Unwanted growth of fouling organisms on underwater surfaces is an omnipresent challenge for the marine industry, costing billions of dollars every year in the transportation sector alone. Copper, the most widely used biocide in antifouling paints, is at the brink of a total ban in being used in antifouling coatings, as it has become an existential threat to nontargeted species due to anthropogenic copper inputs into protected waters. In the current study, using a porous and cross-linked poly(ethylene imine) structure under marine and fouling environments, available copper from natural seawater was absorbed and electrochemically released back as a potent biocide at 1.3 V vs Ag|AgCl, reducing marine growth by 94% compared to the control electrode (coupon) at 0 V. The coating can also function as an electrochemical copper sensor enabling real-time monitoring of the electrochemical uptake and release of copper ions from natural seawater. This allows tailoring of the electrochemical program to the changing marine environments, i.e., when the vessels move from high-copper-contaminated waters to coastal regions with low concentrations of copper.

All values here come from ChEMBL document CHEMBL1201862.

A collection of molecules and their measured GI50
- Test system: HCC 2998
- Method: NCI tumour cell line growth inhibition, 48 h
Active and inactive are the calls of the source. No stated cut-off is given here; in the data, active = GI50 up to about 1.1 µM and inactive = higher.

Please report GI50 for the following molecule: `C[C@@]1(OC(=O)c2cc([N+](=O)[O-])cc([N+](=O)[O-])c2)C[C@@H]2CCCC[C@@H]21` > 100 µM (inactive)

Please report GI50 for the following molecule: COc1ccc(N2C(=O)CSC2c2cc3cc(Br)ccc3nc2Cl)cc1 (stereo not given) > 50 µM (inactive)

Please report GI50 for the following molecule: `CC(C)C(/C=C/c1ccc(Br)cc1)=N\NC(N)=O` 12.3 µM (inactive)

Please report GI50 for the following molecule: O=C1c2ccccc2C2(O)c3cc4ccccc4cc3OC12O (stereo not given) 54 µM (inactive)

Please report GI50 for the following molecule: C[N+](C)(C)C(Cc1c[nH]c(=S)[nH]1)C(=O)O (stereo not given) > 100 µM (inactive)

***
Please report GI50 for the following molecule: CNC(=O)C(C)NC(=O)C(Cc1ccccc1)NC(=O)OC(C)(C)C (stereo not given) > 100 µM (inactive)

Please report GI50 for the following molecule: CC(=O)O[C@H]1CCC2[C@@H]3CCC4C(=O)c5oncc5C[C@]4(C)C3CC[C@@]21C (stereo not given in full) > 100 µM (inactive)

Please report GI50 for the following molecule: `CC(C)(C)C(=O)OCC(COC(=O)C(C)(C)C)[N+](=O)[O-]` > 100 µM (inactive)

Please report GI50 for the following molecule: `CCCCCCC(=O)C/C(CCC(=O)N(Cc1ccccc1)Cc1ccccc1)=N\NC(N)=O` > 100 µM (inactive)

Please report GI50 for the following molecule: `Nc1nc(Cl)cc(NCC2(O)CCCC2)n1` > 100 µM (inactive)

- Coating materials